Adam Bannister

Editor, IFSEC Global

Author Bio ▼

Adam Bannister is editor of IFSEC Global. A former managing editor at Dynamis Online Media Group, he has been at the helm of the UK's leading fire and security publication since 2014.
April 16, 2015

Sign up to free email newsletters

Download

Mobile access case study: University of Hull students impressed with HID Global upgrade

How the Hatton Garden Gang Resurrected the Bank Heist

Last year we reported how the famous Flying Squad’s numbers had been slashed to reflect a dramatic decline in armed robberies.

Armed robberies peaked in 1992 at 847 a year, with 291 in London alone, and have been in decline ever since with just 102 raids – 29 in the capital – in 2012.

If the trend could dismay movie scriptwriters for whom heists are a staple plot driver, then it’s certainly great news for banking staff and the rest of society. It also represents a ringing endorsement of the security industry for improvements in deterrence measures and technologies.

Events in Hatton Garden last week – albeit the raid was unarmed – therefore seemed rather anachronistic. And as more details emerge, increasingly redolent of a heist movie plot.

The robbery gang that stole millions of pounds from a safe deposit box on Easter Bank Holiday apparently tunneled into bank security vaults using two diamond tipped drills.

Hilti drills

The Hilti DD350 drill used in the Hatton Garden raid

The plot thickened further when Jeremy Lewington, operations manager at Elmcrest Diamond Drilling, revealed that only a few hundred people in the UK were trained to operate the highly specialised equipment subsequently identified as Hilti drills (see inset image).

“Whoever did this robbery knew what they were doing, it was obviously well planned,” he said. “It was a specialist job and needed people with the right training.”

“Highly skilled”

Nigel Stanley, a specialist in security and business risk at OpenSky, concurred.

“I expect that this crime was well researched and the criminals involved highly skilled,” he says. “I would imagine that their motivation to succeed would be more than sufficient to propel them to success in any venture they undertook – so it’s rather a pity that they chose to focus their energy on stealing rather than doing something constructive.”

But why did a ‘bank’ holding over £200m worth of jewels store evidence on site and unsecured?

“I am sure that complacency has a part to play in this story,” says Stanley, who has more than 25 years experience in the security industry.

al pacino dog day afternoon

A young Al Pacino in 1975’s Dog Day Afternoon

“Technology has come a long way in the past decade or so and the notion that criminals perpetrating this scale of crime would be polite enough to leave video evidence on-site is somewhat quaint.”

Were the footage stored in the cloud, Stanley believes, the criminal enterprise would not now be protected from exposure to so much footage.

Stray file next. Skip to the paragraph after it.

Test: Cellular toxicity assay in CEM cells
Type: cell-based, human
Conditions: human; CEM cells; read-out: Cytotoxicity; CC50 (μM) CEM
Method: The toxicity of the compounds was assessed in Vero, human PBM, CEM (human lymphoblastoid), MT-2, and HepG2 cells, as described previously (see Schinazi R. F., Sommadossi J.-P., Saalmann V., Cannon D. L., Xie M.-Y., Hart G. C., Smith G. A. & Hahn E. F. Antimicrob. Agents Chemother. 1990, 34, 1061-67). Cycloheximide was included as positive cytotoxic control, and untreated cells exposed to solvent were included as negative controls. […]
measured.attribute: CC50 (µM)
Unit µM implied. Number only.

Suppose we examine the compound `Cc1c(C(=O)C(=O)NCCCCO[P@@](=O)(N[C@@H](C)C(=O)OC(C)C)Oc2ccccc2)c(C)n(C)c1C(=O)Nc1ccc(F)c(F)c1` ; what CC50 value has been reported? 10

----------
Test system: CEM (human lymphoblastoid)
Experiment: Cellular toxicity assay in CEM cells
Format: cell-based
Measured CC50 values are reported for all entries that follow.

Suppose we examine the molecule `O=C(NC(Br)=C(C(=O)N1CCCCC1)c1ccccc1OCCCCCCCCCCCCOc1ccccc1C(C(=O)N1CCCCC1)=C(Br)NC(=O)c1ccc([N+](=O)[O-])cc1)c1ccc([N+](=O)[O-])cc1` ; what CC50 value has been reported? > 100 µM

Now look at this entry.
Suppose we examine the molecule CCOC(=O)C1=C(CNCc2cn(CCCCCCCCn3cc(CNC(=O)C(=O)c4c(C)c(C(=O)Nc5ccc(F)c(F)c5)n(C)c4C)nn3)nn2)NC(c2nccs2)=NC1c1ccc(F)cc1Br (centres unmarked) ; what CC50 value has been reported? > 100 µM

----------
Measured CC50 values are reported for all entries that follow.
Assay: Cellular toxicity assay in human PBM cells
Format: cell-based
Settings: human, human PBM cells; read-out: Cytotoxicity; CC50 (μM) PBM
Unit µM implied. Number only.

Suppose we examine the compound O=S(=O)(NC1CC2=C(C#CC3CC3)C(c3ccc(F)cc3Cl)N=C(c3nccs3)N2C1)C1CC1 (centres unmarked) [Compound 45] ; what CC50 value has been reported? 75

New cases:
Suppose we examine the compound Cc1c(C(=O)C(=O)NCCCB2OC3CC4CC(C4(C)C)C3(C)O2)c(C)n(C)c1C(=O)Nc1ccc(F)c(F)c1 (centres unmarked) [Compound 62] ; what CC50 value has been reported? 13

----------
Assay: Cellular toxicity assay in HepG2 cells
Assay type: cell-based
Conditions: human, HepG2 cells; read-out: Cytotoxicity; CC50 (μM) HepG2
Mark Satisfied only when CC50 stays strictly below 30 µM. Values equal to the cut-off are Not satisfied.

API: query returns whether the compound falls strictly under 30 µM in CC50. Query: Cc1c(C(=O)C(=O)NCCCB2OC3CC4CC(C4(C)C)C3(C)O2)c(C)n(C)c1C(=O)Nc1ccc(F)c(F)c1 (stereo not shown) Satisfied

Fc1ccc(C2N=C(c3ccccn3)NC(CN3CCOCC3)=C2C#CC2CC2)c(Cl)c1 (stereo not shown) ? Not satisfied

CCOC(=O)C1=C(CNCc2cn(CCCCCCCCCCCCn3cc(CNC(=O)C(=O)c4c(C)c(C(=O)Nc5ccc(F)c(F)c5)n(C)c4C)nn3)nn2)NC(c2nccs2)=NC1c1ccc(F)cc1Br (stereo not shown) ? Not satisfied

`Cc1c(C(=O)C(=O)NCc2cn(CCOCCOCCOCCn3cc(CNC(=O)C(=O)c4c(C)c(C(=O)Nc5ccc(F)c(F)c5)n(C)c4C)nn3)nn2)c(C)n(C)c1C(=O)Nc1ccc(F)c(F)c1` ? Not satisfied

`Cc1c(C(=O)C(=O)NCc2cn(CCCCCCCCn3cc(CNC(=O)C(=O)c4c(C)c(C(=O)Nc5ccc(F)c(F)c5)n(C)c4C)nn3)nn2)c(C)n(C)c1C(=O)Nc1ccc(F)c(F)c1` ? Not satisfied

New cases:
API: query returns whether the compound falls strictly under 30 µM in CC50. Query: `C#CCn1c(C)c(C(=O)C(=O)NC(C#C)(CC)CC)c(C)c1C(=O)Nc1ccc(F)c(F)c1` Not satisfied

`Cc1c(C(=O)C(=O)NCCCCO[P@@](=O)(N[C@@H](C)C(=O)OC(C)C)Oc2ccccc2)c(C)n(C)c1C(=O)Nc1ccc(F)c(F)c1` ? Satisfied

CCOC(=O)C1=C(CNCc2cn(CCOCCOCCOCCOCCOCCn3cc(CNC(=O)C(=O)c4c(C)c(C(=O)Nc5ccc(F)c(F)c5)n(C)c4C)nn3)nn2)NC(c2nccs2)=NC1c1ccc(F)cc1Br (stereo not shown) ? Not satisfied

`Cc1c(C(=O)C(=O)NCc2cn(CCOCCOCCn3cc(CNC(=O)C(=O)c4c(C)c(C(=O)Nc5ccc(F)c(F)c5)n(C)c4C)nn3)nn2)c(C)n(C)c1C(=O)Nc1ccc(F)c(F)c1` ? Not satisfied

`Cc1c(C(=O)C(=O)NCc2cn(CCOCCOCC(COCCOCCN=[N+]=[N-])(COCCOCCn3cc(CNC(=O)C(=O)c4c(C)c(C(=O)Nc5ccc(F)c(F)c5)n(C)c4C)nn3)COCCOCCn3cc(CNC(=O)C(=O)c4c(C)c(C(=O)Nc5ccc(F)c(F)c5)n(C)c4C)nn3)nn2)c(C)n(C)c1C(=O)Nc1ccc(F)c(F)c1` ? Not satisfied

“If the site had been storing footage in the cloud and was firing out video verification for the alarm signals it was generating I’m sure these criminals would have moved on to a softer target or they would have been disturbed in their act.”

“Cloud-based surveillance depends on CCTV style cameras being connected to remote servers via the internet. If they become disconnected they alarm – so any attempt to disable them is immediately detected. If they are set to record and alarm on an event they send footage and alarms out to remote servers. That footage and/or alarms can be immediately picked up by the relevant interested parties.

“The storage and control of the CCTV system is offsite, highly secure and can’t be removed from the site it is protecting as its not there in the first place.

Stanley believes any misgivings about the vulnerability of cloud compared to other types of storage are misplaced.

“It’s about as bomb-proof as CCTV is going to get.

“The world is full of risks and these days a lot of our lives are taken up by avoiding them. So I don’t quite get why it seems OK to store CCTV data on a potentially vulnerable site – it is an obvious risk.

“By nature, storing CCTV data in the cloud cannot be as risky as storing it locally. Not only is it more economic, scalable and flexible but, it is far more secure not only from physical theft but, from hacking and other similar types of attack.

What’s more the cloud does not have to act as a complete replacement to a locally operated CCTV system it can be added to it providing a back-up. One that is low-cost and blindingly easy to install and commission.

“There has never been an issue around the security of storing CCTV data in the cloud and there certainly isn’t one now.”

The Seagate Surveillance Storage Survey Report 2018

IFSEC Global Exclusive: The State of Surveillance Storage

From the growing quantity of data to new innovations like Artificial Intelligence and machine learning, the surveillance and security landscape is changing.  Download the eBook to identify the accompanying challenges - and to discover just what storage solutions need to offer to meet the evolving needs of security industry professionals, installers and integrators.

Related Topics

Leave a Reply

Be the First to Comment!

avatar
  Subscribe  
Notify of